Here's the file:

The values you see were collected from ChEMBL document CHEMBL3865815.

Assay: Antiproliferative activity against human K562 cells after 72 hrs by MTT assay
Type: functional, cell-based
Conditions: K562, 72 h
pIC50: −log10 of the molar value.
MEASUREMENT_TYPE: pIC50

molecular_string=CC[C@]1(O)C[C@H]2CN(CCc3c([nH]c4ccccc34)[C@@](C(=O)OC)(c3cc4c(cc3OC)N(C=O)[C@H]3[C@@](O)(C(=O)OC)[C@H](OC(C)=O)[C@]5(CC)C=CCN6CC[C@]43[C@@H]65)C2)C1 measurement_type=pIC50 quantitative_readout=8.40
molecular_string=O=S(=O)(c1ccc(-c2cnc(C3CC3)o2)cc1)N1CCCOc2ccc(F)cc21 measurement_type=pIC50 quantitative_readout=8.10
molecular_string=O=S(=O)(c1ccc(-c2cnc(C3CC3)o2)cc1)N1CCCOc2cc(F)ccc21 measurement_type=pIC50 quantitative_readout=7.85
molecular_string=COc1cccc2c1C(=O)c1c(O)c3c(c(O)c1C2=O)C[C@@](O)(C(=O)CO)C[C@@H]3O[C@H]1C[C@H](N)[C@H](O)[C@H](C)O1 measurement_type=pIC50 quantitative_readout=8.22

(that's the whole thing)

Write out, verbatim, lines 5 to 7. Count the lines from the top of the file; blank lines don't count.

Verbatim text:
pIC50: −log10 of the molar value.
MEASUREMENT_TYPE: pIC50

molecular_string=CC[C@]1(O)C[C@H]2CN(CCc3c([nH]c4ccccc34)[C@@](C(=O)OC)(c3cc4c(cc3OC)N(C=O)[C@H]3[C@@](O)(C(=O)OC)[C@H](OC(C)=O)[C@]5(CC)C=CCN6CC[C@]43[C@@H]65)C2)C1 measurement_type=pIC50 quantitative_readout=8.40